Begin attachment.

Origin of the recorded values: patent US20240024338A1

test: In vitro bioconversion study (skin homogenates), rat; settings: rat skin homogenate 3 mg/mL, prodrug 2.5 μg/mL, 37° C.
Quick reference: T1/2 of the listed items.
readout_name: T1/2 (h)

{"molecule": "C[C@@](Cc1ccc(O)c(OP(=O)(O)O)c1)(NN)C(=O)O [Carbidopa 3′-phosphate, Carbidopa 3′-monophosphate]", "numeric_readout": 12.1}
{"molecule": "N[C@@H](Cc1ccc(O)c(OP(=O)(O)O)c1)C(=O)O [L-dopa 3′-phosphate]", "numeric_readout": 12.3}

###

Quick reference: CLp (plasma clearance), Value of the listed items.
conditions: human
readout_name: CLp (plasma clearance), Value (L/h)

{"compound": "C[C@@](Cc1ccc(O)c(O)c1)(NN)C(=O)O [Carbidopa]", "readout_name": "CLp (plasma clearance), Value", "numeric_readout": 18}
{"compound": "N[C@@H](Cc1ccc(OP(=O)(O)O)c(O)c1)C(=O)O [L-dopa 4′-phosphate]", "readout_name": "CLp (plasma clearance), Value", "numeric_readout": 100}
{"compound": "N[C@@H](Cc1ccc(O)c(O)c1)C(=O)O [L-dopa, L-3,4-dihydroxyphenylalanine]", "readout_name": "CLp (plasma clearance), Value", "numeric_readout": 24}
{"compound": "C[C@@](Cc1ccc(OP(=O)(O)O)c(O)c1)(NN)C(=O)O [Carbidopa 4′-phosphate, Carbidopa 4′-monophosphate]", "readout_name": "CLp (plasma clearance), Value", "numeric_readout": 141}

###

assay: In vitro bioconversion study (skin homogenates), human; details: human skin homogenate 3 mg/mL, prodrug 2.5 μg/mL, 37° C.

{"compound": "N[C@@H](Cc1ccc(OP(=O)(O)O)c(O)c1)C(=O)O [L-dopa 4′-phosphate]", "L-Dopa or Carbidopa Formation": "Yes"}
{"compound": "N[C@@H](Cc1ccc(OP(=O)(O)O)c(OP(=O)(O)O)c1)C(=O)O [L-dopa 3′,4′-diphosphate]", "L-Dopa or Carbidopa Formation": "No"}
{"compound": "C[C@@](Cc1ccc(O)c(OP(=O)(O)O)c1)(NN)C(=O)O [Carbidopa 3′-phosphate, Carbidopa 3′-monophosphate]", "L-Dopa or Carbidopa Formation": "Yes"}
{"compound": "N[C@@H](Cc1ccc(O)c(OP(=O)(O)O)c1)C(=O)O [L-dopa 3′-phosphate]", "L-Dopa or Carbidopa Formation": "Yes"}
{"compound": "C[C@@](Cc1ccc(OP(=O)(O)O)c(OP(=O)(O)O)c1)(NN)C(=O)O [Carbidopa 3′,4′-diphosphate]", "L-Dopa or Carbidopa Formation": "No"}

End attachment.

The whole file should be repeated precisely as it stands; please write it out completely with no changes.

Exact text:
Origin of the recorded values: patent US20240024338A1

test: In vitro bioconversion study (skin homogenates), rat; settings: rat skin homogenate 3 mg/mL, prodrug 2.5 μg/mL, 37° C.
Quick reference: T1/2 of the listed items.
readout_name: T1/2 (h)

{"molecule": "C[C@@](Cc1ccc(O)c(OP(=O)(O)O)c1)(NN)C(=O)O [Carbidopa 3′-phosphate, Carbidopa 3′-monophosphate]", "numeric_readout": 12.1}
{"molecule": "N[C@@H](Cc1ccc(O)c(OP(=O)(O)O)c1)C(=O)O [L-dopa 3′-phosphate]", "numeric_readout": 12.3}

###

Quick reference: CLp (plasma clearance), Value of the listed items.
conditions: human
readout_name: CLp (plasma clearance), Value (L/h)

{"compound": "C[C@@](Cc1ccc(O)c(O)c1)(NN)C(=O)O [Carbidopa]", "readout_name": "CLp (plasma clearance), Value", "numeric_readout": 18}
{"compound": "N[C@@H](Cc1ccc(OP(=O)(O)O)c(O)c1)C(=O)O [L-dopa 4′-phosphate]", "readout_name": "CLp (plasma clearance), Value", "numeric_readout": 100}
{"compound": "N[C@@H](Cc1ccc(O)c(O)c1)C(=O)O [L-dopa, L-3,4-dihydroxyphenylalanine]", "readout_name": "CLp (plasma clearance), Value", "numeric_readout": 24}
{"compound": "C[C@@](Cc1ccc(OP(=O)(O)O)c(O)c1)(NN)C(=O)O [Carbidopa 4′-phosphate, Carbidopa 4′-monophosphate]", "readout_name": "CLp (plasma clearance), Value", "numeric_readout": 141}

###

assay: In vitro bioconversion study (skin homogenates), human; details: human skin homogenate 3 mg/mL, prodrug 2.5 μg/mL, 37° C.

{"compound": "N[C@@H](Cc1ccc(OP(=O)(O)O)c(O)c1)C(=O)O [L-dopa 4′-phosphate]", "L-Dopa or Carbidopa Formation": "Yes"}
{"compound": "N[C@@H](Cc1ccc(OP(=O)(O)O)c(OP(=O)(O)O)c1)C(=O)O [L-dopa 3′,4′-diphosphate]", "L-Dopa or Carbidopa Formation": "No"}
{"compound": "C[C@@](Cc1ccc(O)c(OP(=O)(O)O)c1)(NN)C(=O)O [Carbidopa 3′-phosphate, Carbidopa 3′-monophosphate]", "L-Dopa or Carbidopa Formation": "Yes"}
{"compound": "N[C@@H](Cc1ccc(O)c(OP(=O)(O)O)c1)C(=O)O [L-dopa 3′-phosphate]", "L-Dopa or Carbidopa Formation": "Yes"}
{"compound": "C[C@@](Cc1ccc(OP(=O)(O)O)c(OP(=O)(O)O)c1)(NN)C(=O)O [Carbidopa 3′,4′-diphosphate]", "L-Dopa or Carbidopa Formation": "No"}